The traffic in Europe’s many airports has been increasing over the years. Unfortunately, so have the number of strikes, walk-outs, and fuel issues. This has created a massive problem for travellers, as flights have been experiencing more delays than usual, stranding passengers for hours (and sometimes days) on end.
A study of the previous years’ data shows that flight delays in 2019 increased by 76% from 2017. The delay per flight also grew almost four times from 2013, when it was just 0.38 minutes per flight, to a whopping 1.68 minutes per flight in 2018.
According to aviation experts, travellers in 2020 will experience an average of 1.6 minutes of delay per flight this year. This is excluding those that are a consequence of uncontrollable factors, like weather, fuel issues, technical glitches, and employee strikes.
Staff walk-outs create massive problems for travellers
The primary cause for delays is the long list of strikes that employees at various airports across Europe have called for. Aviation employees have been fighting for better pay and improved working conditions from 2018. However, the absence of any progress or change has resulted in walk-outs.
In France, a country-wide strike resulted in all transportation services, airlines included, coming to a halt. Since this ordeal included air-traffic controllers, airlines coming in from other geographical regions into French airspace too experienced a major delay. Countries like Italy, Germany, and Spain had to face a similar string of aviation staff walk-outs in 2019.
London’s Heathrow and Gatwick have had their fair share of strikes too. In fact, the British Airline Pilots’ Association scheduled multiple strikes at both airports owing to the lack of pay consensus with the company. One of these strikes were expected to be held during the holiday season, just prior to Christmas; a crisis that was finally averted when BA agreed to BAPLA’s terms.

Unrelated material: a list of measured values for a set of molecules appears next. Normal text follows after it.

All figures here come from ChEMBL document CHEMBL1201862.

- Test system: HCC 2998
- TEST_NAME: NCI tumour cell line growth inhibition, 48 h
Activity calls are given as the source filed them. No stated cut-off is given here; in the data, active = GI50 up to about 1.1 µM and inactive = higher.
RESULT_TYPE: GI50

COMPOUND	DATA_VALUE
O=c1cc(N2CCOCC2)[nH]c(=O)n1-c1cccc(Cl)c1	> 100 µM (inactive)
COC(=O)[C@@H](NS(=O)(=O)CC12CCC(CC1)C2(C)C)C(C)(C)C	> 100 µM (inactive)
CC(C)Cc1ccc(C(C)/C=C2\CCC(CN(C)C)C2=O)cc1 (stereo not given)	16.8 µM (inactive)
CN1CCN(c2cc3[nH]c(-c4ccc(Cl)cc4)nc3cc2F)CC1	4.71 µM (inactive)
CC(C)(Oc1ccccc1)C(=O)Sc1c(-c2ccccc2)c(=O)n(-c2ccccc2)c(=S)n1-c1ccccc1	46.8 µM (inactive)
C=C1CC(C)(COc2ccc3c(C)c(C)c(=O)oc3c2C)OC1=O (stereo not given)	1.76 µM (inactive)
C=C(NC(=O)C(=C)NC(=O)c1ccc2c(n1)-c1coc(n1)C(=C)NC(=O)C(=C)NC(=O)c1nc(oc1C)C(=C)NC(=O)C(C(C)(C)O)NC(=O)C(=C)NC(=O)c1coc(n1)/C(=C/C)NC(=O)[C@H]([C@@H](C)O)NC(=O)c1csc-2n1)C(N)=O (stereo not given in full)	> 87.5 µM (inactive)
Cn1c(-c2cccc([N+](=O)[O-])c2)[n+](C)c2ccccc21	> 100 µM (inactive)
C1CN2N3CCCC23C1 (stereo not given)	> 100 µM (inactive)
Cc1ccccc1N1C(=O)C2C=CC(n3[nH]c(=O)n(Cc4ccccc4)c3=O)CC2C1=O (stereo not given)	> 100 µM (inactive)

So far, the first week of the New Year hasn’t seen any strikes being called for. However, the effects of the previous year’s strikes are still taking a toll. Millions of passengers coming into and exiting Europe have found themselves either delayed or facing cancelled flights.
Fewer aircraft, but more passengers
Adding to the problem of strikes in Europe’s airports is the reduced number of aircraft in the region’s airspace.
In 2018, two Boeing 737 MAXs crashed and killed all on-board. In March 2019, both the Federal Aviation Administration (FAA) and European Union Aviation Safety Agency (EASA) grounded the aircraft indefinitely pending further investigation.
Recently, reports from EASA revealed that the agency does not intend to rely on the FAA’s results, instead choosing to conduct a slew of tests of its own. These assessments are expected to take up a large part of 2020, meaning that the aircraft will remain grounded a lot longer.
Carriers like Ryanair, whose fleet largely consisted of the Boeing 737 MAX, have now found themselves at the receiving end of EASAs verdict. Assuming EASA approves the aircraft by the spring of 2020, the company will still take the delivery of only 10 Boeing 737 MAXs to its fleet, as opposed to the original plan of 58.